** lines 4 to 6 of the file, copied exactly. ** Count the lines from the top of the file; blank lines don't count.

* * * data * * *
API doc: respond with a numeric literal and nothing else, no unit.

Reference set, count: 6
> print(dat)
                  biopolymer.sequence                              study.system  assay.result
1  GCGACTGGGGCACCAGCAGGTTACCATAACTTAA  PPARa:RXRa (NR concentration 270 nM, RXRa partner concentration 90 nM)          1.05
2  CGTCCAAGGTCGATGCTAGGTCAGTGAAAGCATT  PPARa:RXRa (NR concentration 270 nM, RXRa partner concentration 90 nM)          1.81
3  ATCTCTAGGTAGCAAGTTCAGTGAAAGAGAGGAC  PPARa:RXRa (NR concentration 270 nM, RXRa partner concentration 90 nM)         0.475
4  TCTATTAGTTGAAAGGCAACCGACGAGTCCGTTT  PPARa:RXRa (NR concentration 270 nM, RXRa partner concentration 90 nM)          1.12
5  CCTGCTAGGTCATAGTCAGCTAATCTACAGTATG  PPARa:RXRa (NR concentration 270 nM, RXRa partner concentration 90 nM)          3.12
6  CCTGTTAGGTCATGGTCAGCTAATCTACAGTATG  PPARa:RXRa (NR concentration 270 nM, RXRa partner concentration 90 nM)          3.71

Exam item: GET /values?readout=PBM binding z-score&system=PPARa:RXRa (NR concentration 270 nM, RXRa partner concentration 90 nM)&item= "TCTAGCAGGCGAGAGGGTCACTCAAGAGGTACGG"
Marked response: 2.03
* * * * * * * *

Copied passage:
                  biopolymer.sequence                              study.system  assay.result
1  GCGACTGGGGCACCAGCAGGTTACCATAACTTAA  PPARa:RXRa (NR concentration 270 nM, RXRa partner concentration 90 nM)          1.05
2  CGTCCAAGGTCGATGCTAGGTCAGTGAAAGCATT  PPARa:RXRa (NR concentration 270 nM, RXRa partner concentration 90 nM)          1.81